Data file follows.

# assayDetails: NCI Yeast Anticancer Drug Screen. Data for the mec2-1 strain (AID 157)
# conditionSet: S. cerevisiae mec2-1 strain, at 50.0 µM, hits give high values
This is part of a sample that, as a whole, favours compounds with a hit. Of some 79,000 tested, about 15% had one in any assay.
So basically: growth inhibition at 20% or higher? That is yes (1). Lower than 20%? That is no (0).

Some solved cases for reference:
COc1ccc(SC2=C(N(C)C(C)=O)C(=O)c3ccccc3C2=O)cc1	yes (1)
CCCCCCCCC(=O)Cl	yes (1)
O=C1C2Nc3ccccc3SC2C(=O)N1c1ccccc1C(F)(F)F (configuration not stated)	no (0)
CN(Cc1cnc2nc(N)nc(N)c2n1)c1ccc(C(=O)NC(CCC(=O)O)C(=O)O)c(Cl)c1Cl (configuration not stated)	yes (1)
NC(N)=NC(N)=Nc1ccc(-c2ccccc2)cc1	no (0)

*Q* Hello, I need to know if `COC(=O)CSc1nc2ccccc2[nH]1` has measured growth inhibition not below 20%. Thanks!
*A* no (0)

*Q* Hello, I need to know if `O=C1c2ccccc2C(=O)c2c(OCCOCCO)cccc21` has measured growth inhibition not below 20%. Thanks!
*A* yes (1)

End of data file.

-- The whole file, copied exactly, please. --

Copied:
# assayDetails: NCI Yeast Anticancer Drug Screen. Data for the mec2-1 strain (AID 157)
# conditionSet: S. cerevisiae mec2-1 strain, at 50.0 µM, hits give high values
This is part of a sample that, as a whole, favours compounds with a hit. Of some 79,000 tested, about 15% had one in any assay.
So basically: growth inhibition at 20% or higher? That is yes (1). Lower than 20%? That is no (0).

Some solved cases for reference:
COc1ccc(SC2=C(N(C)C(C)=O)C(=O)c3ccccc3C2=O)cc1	yes (1)
CCCCCCCCC(=O)Cl	yes (1)
O=C1C2Nc3ccccc3SC2C(=O)N1c1ccccc1C(F)(F)F (configuration not stated)	no (0)
CN(Cc1cnc2nc(N)nc(N)c2n1)c1ccc(C(=O)NC(CCC(=O)O)C(=O)O)c(Cl)c1Cl (configuration not stated)	yes (1)
NC(N)=NC(N)=Nc1ccc(-c2ccccc2)cc1	no (0)

*Q* Hello, I need to know if `COC(=O)CSc1nc2ccccc2[nH]1` has measured growth inhibition not below 20%. Thanks!
*A* no (0)

*Q* Hello, I need to know if `O=C1c2ccccc2C(=O)c2c(OCCOCCO)cccc21` has measured growth inhibition not below 20%. Thanks!
*A* yes (1)